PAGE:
Picture Exchange Communication System

Picture Exchange Communication System

PECS stands for Picture Exchange Communication System.

The Picture Exchange Communication System (PECS) is a method of communication. It’s used for children with autism that does not rely on speech. People use cards containing images, symbols, text, or photographs to make requests or remarks and to respond to queries.

Where is started

Andy Bondy and Lori Frost started it in the USA in 1985. They wanted to help children with autism express their feelings and needs. This system uses visual symbols to teach the learner to communicate with parents, teachers and peers. Itsn’t used to communicate using pictures for people with limited or no communication skills.  People with Autism Spectrum Disorders or other speech problems can benefit greatly from this tool. The Picture Exchange Communication System is accessible to all people with autism. There is no age limit, however the majority of study has been conducted on youngsters. Some youngsters may utilise PECS for a brief period of time as their speech develops. Others may utilise it for a longer period of time.

Things to consider

When implementing the picture exchange communication system, there are the number of things to be consider. The trainer can use colourful graphic images, pictures cut out from magazines, actual photos or even drawings. When a picture is simple and accurate, you can use it.  It is not just giving a child a photo and hoping him/her to communicate with it right away. Just like other rehabilitation techniques for children with the autism, it has a set of steps. These steps are required to make it effective. There are six phases that must be observe and follow:

Phase 1: How to communicate

Firstly, the trainer must determine what drives the child’s motivation. Any toy, ball, or food that child is most interested in can be used. Individuals learn to exchange single pictures for items or activities they really want.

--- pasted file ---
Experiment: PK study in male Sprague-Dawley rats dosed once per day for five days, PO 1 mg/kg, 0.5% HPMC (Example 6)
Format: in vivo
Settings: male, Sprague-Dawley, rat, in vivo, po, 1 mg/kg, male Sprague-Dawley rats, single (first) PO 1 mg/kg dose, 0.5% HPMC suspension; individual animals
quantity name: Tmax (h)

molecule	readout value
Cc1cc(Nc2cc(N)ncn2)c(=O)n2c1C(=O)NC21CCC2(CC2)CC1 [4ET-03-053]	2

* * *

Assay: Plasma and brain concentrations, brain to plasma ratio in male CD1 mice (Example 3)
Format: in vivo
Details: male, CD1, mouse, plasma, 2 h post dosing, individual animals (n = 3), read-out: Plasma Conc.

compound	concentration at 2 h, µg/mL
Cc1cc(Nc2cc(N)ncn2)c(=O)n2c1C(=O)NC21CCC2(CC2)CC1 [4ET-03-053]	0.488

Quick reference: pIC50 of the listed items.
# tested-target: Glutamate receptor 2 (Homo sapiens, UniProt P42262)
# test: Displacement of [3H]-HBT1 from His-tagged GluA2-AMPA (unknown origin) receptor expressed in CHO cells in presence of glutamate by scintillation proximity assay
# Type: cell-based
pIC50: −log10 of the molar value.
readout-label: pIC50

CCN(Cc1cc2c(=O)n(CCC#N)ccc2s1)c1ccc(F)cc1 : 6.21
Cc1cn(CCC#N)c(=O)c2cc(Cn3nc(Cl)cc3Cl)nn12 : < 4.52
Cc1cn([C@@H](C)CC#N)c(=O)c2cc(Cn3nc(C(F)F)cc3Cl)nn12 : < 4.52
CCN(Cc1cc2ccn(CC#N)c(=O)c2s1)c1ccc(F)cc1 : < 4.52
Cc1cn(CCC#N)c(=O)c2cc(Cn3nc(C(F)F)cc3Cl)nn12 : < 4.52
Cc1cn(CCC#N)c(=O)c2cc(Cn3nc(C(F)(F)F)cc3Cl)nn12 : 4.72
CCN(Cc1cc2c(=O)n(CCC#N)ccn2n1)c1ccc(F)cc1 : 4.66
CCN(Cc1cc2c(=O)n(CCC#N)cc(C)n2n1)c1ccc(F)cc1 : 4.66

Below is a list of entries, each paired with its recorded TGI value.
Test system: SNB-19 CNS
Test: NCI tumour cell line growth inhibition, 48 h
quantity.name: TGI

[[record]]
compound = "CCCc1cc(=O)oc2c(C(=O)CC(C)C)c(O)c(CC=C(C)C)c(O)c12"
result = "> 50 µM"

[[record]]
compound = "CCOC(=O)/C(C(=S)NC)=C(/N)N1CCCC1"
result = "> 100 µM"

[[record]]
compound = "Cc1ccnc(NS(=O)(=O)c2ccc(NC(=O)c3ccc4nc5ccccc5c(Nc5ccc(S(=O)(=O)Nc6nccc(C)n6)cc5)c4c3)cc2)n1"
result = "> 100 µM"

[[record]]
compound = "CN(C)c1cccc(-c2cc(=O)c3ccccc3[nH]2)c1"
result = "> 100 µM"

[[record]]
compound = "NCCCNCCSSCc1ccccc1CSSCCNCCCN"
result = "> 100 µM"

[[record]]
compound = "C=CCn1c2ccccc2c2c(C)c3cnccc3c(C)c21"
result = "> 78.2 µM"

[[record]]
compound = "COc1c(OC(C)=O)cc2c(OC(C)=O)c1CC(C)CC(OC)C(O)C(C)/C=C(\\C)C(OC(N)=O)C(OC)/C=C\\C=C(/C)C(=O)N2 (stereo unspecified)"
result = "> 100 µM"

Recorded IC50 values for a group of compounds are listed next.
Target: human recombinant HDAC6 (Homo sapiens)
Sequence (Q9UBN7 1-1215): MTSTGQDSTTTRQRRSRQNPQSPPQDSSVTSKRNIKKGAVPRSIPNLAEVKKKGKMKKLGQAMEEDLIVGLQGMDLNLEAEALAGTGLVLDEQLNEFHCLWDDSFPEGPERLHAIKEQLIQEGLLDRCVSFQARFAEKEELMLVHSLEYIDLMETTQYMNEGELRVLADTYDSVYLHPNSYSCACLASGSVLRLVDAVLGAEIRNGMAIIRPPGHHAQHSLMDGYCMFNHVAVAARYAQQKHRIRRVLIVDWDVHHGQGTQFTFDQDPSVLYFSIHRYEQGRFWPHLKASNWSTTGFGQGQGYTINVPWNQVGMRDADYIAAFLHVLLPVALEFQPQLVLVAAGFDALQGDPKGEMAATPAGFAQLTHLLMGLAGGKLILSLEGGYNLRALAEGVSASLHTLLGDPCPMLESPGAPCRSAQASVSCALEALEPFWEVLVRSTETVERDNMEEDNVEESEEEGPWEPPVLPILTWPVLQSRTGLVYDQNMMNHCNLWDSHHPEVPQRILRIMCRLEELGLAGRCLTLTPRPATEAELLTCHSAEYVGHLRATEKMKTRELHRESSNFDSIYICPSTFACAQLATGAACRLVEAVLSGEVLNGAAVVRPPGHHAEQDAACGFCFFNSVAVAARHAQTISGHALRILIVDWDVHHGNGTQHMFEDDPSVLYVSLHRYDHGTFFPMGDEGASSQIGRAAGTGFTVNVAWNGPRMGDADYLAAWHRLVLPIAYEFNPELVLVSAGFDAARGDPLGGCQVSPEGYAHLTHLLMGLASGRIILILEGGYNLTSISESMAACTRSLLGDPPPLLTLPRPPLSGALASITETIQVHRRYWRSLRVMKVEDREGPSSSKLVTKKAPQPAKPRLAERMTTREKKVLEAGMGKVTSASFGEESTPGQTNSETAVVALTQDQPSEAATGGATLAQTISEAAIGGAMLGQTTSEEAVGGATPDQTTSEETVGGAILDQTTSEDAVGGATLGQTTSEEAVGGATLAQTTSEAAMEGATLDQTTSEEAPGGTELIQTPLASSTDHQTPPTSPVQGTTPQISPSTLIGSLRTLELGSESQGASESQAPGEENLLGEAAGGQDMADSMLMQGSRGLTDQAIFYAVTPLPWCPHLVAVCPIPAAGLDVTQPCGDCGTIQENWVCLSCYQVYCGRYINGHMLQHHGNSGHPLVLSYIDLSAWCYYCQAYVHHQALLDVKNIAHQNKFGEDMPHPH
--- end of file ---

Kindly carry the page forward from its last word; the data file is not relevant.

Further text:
Phase 2: Distance and persistence

Secondly, the autistic child must use it in different places, with different people across distance. Trainer moves further away from child so that he/she must come over and hand over card. This improves the child’s ability to get attention. Trainers need to be more persistent communicators as well.

Phase 3: Discrimination in Pictures

Thirdly, when introducing the picture cards, the trainer introduces more than one at a time. This will help the child learn how to differentiate between asking for something. The difficulty level increases in this phase. Child may find it easy or difficult

Phase 4: Sentence structure

Fourthly, it is time to train him/her in building sentences with the use of sentence strips. Using a sentence strip with an “I want” picture and a picture of the item being requested.

Phase 5: Answering questions

Then, the child with autism learns to use PECS to answer the question, “What do you want?”

Phase 6: Commenting 

Finally, Individuals are taught to comment in response to questions such as, “What do you see?”, “What do you hear?” and “What is it?” They learn to make up sentences. These starting with “I see a car”, “I hear a sound”, “I feel”, “It is a”, etc

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